Evaluation of Impacts of Water, Sanitation and Hygiene (WASH) Activities to the Environment in the Upper Mara Basin Using the WEAP Model

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dc.contributor.author Ngugi, Hannah Njeri
dc.date.accessioned 2015-01-30T14:36:12Z
dc.date.available 2015-01-30T14:36:12Z
dc.date.issued 2015-01-30
dc.identifier.uri http://hdl.handle.net/123456789/1553
dc.description A thesis Submitted in partial fulfillment for a degree in Master of Science in Environmental Engineering and Management in the Jomo Kenyatta University of Agriculture and Technology 2014 en_US
dc.description.abstract Provision of reliable and safe water supplies is an essential element in improving the quality of life for mankind and is critical component for sustainable development. World Wide Fund for Nature (WWF) and Global Water for Sustainability (GLOWS) are working in the Mara basin to improve adequate water supplies, and to ensure sustainable development and conservation of the natural resources in the Mara- Serengeti ecosystem. This study was undertaken to assess public access to water, sanitation and hygiene (WASH) services and to evaluate the impacts of WASH activities on the environment in the upper Mara River basin. Operational 38 water supply projects, 16 waste water disposal projects and 22 solid waste disposal sites were identified by observations, review of literature and interviews to water users and stakeholders for impact evaluation. Impacts on land and environmental quality for the identified projects were assessed using Land Quality Indicators (LQI); water quality, solid and liquid waste generation and management and soil erosion. Water Evaluation and Planning (WEAP) model was used to carry out scenario projections of impacts of WASH activities to the water quality and quantity in the Upper Mara Rivers. The projections started with the reference scenario of the current status followed by scenarios with alternative assumptions about future developments and management. Water and sanitation accessibility and water quality data was analyzed using descriptive statistics, SPSS and Genstat software. GIS maps were developed to show distribution of major impacts of the WASH developments in the Upper Mara basin. On average, 63% of the household obtained water from unimproved sources and only 23.4% of the sampled water sources were found suitable for domestic water use according to the Kenya Water Quality regulations. About 38% of the resident lacked human waste disposal facilities. A positive correlation (r = 0.37) was found between E. coli in open water sources and percentage of households within divisions lacking human waste disposal facilities. Bomet municipal stabilization pond discharged poorly treated wastewater (BOD 5=644mg/l) into Nyangores river thereby posing a pollution threat to the environment. Soil erosion was observed around 17% of the sampled water supply projects shared between humans and livestock while poorly disposed solid waste defaced urban centers. WEAP model predicted inadequate supply of water demanded in the upper Mara especially along Amala River in future. For instance, in February of year 2030 the total demand for Longisa hospital, Mulot town and Ndakaini farm would be unmet by 95.34m 3(0.88%), 47. 13m 3 (0.6%) and 924.17m 3 (0.89%) respectively in the current hydrological, climatic, water demand and population growth rate (2.44%) scenario. en_US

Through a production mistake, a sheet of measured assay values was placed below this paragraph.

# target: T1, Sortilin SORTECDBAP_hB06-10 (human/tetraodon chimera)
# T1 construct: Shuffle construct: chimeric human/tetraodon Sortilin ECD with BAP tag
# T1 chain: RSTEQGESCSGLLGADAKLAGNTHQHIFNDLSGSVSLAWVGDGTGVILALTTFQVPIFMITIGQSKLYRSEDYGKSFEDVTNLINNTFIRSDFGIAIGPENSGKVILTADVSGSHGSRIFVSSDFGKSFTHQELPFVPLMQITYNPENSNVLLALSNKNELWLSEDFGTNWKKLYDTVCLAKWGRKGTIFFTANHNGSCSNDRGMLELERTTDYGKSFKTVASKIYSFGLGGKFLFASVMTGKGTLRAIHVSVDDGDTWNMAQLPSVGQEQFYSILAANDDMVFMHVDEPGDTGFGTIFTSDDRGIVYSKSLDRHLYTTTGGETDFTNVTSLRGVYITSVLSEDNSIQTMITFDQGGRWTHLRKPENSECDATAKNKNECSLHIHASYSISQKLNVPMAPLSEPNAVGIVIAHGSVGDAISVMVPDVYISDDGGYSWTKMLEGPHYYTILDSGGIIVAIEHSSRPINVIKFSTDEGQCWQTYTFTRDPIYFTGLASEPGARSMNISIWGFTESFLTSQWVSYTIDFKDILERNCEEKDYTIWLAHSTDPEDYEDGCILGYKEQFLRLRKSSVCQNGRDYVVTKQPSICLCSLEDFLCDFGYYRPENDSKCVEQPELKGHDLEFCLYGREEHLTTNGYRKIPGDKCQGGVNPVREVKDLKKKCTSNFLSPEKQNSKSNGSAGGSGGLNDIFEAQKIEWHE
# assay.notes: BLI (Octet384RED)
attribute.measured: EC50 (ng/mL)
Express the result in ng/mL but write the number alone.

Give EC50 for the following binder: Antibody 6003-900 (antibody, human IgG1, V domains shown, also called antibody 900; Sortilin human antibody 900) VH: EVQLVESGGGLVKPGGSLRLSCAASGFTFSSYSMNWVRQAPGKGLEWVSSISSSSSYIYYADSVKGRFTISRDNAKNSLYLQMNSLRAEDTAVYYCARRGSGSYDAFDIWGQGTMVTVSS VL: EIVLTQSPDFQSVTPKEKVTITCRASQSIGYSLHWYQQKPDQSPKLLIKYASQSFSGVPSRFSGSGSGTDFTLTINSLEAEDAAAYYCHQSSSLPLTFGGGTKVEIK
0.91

dc.description.sponsorship Prof. Patrick Gathogo Home JKUAT, Kenya Dr. Urbanus Ndungwa Mutwiwa JKUAT, Kenya en_US
dc.language.iso en en_US
dc.relation.ispartofseries MSc. Environmental Engineering and Management;2014
dc.title Evaluation of Impacts of Water, Sanitation and Hygiene (WASH) Activities to the Environment in the Upper Mara Basin Using the WEAP Model en_US
dc.type Thesis en_US

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